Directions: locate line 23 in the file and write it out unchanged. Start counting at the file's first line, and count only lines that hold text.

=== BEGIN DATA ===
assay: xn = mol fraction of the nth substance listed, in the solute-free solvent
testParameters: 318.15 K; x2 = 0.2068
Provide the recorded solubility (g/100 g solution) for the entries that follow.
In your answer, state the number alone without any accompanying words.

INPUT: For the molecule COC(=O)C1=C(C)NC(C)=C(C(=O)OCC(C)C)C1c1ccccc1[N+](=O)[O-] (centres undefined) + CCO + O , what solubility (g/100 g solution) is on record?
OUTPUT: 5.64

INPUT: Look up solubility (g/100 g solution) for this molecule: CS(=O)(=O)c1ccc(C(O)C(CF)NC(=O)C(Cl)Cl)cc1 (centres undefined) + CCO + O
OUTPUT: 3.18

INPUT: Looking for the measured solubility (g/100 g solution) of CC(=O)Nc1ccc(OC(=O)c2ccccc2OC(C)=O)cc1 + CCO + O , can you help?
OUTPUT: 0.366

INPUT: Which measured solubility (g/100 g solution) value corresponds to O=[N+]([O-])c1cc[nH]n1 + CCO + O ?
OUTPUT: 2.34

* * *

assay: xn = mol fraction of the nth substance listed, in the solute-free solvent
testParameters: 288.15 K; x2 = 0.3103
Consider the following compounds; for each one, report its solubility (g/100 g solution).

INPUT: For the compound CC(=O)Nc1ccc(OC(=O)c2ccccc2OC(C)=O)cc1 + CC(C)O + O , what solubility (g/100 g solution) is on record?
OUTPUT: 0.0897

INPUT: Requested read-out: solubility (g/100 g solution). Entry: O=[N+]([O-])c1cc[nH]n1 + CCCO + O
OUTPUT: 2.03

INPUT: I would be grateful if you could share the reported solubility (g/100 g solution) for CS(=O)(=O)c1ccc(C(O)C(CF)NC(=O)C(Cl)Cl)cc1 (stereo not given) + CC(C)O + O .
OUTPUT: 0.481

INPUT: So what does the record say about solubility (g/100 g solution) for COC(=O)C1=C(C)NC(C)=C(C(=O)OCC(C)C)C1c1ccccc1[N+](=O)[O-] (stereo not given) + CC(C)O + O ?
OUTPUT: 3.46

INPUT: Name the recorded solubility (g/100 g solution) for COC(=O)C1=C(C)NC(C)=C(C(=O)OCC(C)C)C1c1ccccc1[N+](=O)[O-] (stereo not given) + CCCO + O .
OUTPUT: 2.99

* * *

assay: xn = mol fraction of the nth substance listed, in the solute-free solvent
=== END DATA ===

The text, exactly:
INPUT: So what does the record say about solubility (g/100 g solution) for COC(=O)C1=C(C)NC(C)=C(C(=O)OCC(C)C)C1c1ccccc1[N+](=O)[O-] (stereo not given) + CC(C)O + O ?